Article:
An open space question to the ‘Cats of BGC’

I HAVE been following the “Cats of BGC” issue as the only ISO 31000 trained risk, issues and crisis practitioner for communications and as a real-estate evangelist.

Third spaces have always been of special interest in my practice of real-estate marketing but the recent turn of events made me study and reflect on some pertinent legislation covering cats and third spaces.

Watching otherwise powerful international corporations melt under the heat lamps of social media is morbidly fascinating, a bit like watching a train wreck in slow motion.

But after learning about some of the surrounding details of this case, I find that this is as much an issue about the use of public spaces as it is cute kitties.

Parks, streets and walkways have always been places of uneasy negotiation. What is acceptable public use, and moreover, what are the responsibilities of those who use it that way? Be it skateboards on sidewalks or concerts in the park—there has always been a struggle between personal freedom, public safety and social responsibility. Sometimes these public spaces become makeshift refugee centers for the homeless and disenfranchised. In this way, our public spaces not only showcase dysfunctional parts of society, but also act as a public moratorium for our humanity in addressing these issues.

For those of you who don’t know: In February the cat-loving public went ballistic when Shangri-La BGC found a large group of cats (about two dozens, I think) had taken up residence on their property and began begging for food from tenant-restaurant patrons. As Shang is a five-star establishment, the cats had to go. They called a pest company who caught them, caged them and relocated them (there seems to be some skepticism about whether the cats came to harm but there really isn’t any proof, so never mind). An informal group with a Facebook page called “The Cats of BGC” and a cat NGO called Cara raised a complaint that these cats were “owned” and under the care of both groups. Cat lovers, social justice warriors and trolls piled on after that.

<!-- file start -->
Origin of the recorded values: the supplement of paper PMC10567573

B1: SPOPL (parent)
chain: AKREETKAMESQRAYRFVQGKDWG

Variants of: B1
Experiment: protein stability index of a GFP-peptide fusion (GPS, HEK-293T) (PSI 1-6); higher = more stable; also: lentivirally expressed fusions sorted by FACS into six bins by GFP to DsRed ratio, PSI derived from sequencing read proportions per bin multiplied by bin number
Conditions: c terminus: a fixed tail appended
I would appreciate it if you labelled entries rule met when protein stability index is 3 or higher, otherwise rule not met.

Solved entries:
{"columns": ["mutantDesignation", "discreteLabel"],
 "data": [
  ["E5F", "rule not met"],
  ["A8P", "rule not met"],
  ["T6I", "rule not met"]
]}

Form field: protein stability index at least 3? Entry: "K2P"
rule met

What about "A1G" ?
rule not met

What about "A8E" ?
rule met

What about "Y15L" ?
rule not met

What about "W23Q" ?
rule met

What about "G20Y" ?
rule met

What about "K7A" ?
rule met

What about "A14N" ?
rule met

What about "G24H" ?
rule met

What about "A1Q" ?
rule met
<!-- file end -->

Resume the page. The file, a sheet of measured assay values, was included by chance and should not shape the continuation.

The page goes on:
But unlike other stories in which this is the case of companies screwing up and attempting to sound off “sincere” apologies. I think it might just be possible that, for once, it’s not business that needs to say it’s sorry to the public, but the aggrieved cat groups.

Weird, right? But here’s why:

Up until this disappearing incident, I thought there were only two kinds of cats: owned and strays. If a cat is owned, it’s kept by someone, it has an address where it belongs. Moreover, its owner is specifically responsible for its care and is accountable for its behavior. Strays have no owners, no homes and are technically the responsibility of the municipality to “manage.”

But these cat groups are claiming ownership of the cats in the park and I guess the general vicinity. They assert their guardianship by feeding the cats, and having some of them neutered/spayed and vaccinated. So now there seems to be this third category of public semi-ownership claiming the right to use public parks as a residence for outdoor cat colonies. The larger mission seems to be protecting the welfare of the localized cat population, which is noble, but leaves some questions: